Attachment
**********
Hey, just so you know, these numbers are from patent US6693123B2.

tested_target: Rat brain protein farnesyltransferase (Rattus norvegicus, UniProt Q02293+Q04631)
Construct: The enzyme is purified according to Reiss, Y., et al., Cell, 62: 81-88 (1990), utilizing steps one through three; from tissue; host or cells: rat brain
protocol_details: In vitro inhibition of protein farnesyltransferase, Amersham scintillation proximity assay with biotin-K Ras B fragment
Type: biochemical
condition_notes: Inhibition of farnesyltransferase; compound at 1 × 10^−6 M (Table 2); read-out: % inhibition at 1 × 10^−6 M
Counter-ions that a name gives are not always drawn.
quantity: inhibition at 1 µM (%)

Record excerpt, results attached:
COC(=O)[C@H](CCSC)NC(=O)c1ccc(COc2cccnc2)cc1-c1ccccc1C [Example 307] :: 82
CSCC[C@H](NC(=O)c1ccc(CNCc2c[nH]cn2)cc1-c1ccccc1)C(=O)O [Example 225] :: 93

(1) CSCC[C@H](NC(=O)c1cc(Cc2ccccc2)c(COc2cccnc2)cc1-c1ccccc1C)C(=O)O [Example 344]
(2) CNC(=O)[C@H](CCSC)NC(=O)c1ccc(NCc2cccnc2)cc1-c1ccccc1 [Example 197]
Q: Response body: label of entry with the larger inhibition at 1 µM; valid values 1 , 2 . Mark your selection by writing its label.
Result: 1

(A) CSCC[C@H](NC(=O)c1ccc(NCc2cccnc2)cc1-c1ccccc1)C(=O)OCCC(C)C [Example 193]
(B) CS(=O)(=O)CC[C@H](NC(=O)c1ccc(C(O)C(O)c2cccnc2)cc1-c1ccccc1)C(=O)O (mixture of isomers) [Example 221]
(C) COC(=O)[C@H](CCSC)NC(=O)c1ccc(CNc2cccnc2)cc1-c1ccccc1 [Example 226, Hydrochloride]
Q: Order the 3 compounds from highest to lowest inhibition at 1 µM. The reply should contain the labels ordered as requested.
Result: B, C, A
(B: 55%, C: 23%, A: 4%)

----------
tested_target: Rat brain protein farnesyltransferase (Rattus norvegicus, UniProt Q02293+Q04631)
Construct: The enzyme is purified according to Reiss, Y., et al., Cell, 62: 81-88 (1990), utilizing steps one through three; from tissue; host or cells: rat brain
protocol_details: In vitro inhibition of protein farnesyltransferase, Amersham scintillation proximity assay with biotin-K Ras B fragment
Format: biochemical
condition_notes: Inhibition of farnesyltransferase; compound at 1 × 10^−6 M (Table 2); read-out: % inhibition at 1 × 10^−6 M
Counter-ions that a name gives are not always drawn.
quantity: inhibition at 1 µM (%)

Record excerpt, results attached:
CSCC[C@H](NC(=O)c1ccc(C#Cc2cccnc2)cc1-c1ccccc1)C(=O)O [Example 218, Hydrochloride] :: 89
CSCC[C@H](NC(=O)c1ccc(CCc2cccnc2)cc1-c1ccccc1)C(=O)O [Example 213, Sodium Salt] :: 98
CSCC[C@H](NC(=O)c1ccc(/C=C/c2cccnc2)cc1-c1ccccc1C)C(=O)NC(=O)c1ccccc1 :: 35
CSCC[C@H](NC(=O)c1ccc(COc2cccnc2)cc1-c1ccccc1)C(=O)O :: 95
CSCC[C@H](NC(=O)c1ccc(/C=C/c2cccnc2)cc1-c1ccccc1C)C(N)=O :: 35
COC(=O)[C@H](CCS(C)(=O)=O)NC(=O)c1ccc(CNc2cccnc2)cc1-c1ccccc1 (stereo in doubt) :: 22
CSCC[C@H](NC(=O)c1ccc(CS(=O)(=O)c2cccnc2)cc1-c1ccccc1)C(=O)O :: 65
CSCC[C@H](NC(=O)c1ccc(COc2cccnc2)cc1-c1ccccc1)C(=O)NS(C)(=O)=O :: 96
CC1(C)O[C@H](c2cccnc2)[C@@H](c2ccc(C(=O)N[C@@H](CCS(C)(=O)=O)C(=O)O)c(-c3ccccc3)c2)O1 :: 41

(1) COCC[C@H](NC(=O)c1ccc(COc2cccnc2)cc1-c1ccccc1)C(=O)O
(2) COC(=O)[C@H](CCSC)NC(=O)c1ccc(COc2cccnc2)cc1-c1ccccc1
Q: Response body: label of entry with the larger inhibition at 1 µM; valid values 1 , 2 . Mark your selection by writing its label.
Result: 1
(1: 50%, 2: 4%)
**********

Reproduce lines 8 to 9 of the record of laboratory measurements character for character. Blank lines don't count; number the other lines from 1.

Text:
quantity: inhibition at 1 µM (%)

Record excerpt, results attached: